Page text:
Village News Reporter
The Bonsall Unified School District may be adding an elementary school on the Citro property and has contracted with Construction Testing and Engineering for soils testing and geotechnical services to determine whether a site on the Citro property will be suitable for a school. The Nov. 19 BUSD board meeting included a contract amendment to address unforeseen conditions.
The 4-0 board vote, with Michael Gaddis absent, increases the boring depth from 20 feet to 34 feet, increases the contract amount from $24,935 to $39,435, and extends the contract end date from June 30, 2022, to June 30, 2023.
“This again is the school district doing its due diligence to ensure the feasibility of building an additional school on the Citro property to serve that community,” said BUSD Superintendent Joseph Clevenger.
The future Citro development was called Meadowood when the San Diego County Board of Supervisors approved the subdivision map which included 13 acres for an elementary school which will be built by the Bonsall Unified School District. The school district and Tri Pointe Homes are in negotiations for the acquisition of that land, and the specific location is still a closed session matter for the school board.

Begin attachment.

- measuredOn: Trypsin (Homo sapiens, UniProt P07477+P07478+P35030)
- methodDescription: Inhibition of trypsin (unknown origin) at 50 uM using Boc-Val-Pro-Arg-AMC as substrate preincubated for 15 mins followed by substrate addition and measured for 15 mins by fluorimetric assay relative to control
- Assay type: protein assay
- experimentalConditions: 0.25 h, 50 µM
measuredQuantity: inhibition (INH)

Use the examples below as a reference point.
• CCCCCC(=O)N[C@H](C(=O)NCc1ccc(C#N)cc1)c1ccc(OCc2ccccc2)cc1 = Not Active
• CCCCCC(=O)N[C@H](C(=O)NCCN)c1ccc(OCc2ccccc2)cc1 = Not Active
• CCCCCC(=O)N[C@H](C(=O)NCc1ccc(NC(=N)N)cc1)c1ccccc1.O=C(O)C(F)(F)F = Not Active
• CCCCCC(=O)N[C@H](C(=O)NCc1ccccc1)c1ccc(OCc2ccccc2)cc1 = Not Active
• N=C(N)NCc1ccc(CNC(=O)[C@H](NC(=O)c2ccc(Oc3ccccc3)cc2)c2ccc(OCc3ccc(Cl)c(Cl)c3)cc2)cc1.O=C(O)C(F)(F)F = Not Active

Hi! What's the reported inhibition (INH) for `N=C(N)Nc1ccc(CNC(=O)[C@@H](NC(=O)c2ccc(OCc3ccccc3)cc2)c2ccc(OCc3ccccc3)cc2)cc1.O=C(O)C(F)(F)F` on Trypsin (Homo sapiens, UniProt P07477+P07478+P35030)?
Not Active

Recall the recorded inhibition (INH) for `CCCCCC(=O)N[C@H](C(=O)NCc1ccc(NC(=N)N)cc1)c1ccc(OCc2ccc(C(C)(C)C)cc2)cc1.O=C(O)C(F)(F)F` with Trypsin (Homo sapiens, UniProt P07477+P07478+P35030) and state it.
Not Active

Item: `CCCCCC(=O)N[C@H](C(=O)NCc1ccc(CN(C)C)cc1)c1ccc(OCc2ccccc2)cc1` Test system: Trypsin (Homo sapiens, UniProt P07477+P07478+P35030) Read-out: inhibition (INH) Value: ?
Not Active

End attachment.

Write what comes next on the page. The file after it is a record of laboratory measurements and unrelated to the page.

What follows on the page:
In December 2021, the BUSD board voted 5-0 to award the soils and materials inspection services contract to Construction Testing and Engineering, which is headquartered in Escondido. The contract amount was $24,700, and the school district budgeted a 5% contingency to cover unforeseen conditions.
The school district and Construction Testing and Engineering worked with Tri Pointe Homes to obtain access to the land being tested. “I appreciate Tri Pointe Homes. They’ve been very strong partners,” Clevenger said.
The Construction Testing and Engineering scope of work included researching available maps and literature on the site area, reviewing documents relevant to site history and development, coordinating with BUSD officials to mark out proposed exploratory borings, procuring a boring permit from the County of San Diego’s Department of Environmental Health and Quality, drilling 10 exploratory borings to depths of 20 to 50 feet below the ground surface or until practical drilling is prevented by underground material, drilling five additional percolation test borings to a depth of five feet below the ground surface, backfilling the exploratory borings, logging and classifying virtually the materials encountered during the borings, performing laboratory testing on samples, and preparing a report.
Unforeseen conditions were discovered, and it became necessary to perform the additional borings to 34 feet in order to assess the rockfall hazard noted in the report provided by the Tri Pointe Homes and site percolation for stormwater management.